With Vista remaining what it is on the post-spin off, currently it has a market cap of about $11 per ounce. We retained $13.6 million in gold resources. Once again, all with 43-101s on seven properties. Our strategy currently is to look at the top four projects that we have and make positive production decisions on these properties.

We still, even at that price, people ask us all the time, are you still looking for acquisitions? And we are. We continue to look for them. Obviously, it's tougher to find at the price where we are at right now, but if we look at Mount Todd -- we just picked up Mount Todd in the spring of last year. And we feel that there are some acquisitions potentially still out there, well-funded and a management team that has over 30 years experience with each one of our executives.

Here are the remaining properties after the spin-off for Vista Gold. We have Paredones Amarillos, it's located in the Baja California; Mount Todd, which is South of Darwin in Australia; the Yellow Pine project, which is in Idaho; Awak Mas, which is in Indonesia; Long Valley located in California; Guadalupe de los Reyes, which is in Central Mexico; and we have an option on the Amayapampa project in Bolivia.

The first property that I am going to talk about is the furthest one that has moved along in our pipeline, if you will -- the Paredones Amarillos. It's located, as you can see on the map, in Southern Baja on the east side, close to the town of La Paz. We acquired this property from Viceroy for $2 million. The previous owner was Echo Bay. We picked up this resource. It has 2 million ounces, 1.9 million of which is in the measured and indicated. Echo Bay had this property permitted and ready to go in the late 90s. They spent over $35 million in drilling, testing and engineering. We improved their flow sheet with the information we received from them. We feel that flotation plus concentrate leaching -- we are in an environmentally friendly area, and with our new flow sheet it is more water-efficient.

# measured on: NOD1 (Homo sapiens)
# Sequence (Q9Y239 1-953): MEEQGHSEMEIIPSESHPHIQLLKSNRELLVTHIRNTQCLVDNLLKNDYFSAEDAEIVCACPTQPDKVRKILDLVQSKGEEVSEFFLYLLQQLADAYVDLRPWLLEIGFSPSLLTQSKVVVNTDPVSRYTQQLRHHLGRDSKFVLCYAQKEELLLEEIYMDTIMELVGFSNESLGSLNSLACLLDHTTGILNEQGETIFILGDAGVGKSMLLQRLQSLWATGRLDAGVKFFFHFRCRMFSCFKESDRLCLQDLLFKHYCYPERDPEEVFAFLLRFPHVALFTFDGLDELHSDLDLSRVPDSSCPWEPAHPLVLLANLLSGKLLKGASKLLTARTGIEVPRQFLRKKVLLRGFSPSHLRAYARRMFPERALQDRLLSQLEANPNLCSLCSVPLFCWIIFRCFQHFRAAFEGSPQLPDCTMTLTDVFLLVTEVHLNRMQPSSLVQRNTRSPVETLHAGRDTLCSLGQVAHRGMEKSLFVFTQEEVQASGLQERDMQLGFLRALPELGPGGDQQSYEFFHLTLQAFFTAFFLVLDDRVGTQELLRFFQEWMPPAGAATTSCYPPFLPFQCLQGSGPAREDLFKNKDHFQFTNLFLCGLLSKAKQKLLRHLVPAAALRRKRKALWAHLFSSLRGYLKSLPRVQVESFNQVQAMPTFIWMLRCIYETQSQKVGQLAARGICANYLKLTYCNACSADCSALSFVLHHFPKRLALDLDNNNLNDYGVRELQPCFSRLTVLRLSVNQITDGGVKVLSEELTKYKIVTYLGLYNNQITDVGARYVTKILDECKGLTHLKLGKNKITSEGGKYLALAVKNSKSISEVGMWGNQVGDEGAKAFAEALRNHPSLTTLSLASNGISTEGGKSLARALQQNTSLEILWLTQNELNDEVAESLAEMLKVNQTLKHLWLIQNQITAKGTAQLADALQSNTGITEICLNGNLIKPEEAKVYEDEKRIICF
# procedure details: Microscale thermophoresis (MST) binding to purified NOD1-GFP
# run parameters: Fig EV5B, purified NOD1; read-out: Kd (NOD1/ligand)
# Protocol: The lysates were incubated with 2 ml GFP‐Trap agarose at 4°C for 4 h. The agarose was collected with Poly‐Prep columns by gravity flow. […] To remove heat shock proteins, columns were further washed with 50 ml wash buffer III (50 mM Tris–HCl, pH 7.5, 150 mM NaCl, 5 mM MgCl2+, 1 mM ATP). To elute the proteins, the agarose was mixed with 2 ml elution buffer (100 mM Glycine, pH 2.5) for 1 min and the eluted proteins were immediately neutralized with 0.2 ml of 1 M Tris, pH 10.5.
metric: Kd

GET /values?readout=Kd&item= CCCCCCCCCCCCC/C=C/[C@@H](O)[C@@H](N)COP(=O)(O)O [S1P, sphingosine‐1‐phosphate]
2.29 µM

We did a pre-feasibility study on this property in September of 2005, and it was updated in June of 2007. As a matter of fact, we had an announcement yesterday -- a press release that stated that we are moving along with a bankable feasibility study on this project. SRK will be the lead consultant to pull all the information together from the other consultants. We also hired a Project Manager who has over 30 years experience in Mexico. And, we also hired a local consulting firm to push along the permitting.

With the current information that we updated in June of 2007, we have reserves of 1.6 million ounces. As I stated on the last slide, we have a new process flow sheet; the average annual production would be 113,000 ounces of gold per year. It would have a 13-year life using 11,000-tons-per-day plan.

Our cash operating costs are $358 an ounce. The capital cost would be $110 million, and at a price of gold of $650 -- where we are currently, it would show a 24% internal rate of return or a cash flow of $284 million.

What are our 2007 activities? We have completed the preliminary study. Like I said, we are currently in a bankable feasibility stage. We are going to do some drilling this fall to confirm and get some new metallurgical samples. The engineering studies will be leading to the bankable feasibility study. We have options on land surrounding the property that we are going to exercise. The environmental permitting has commenced and we are looking at more water right acquisitions.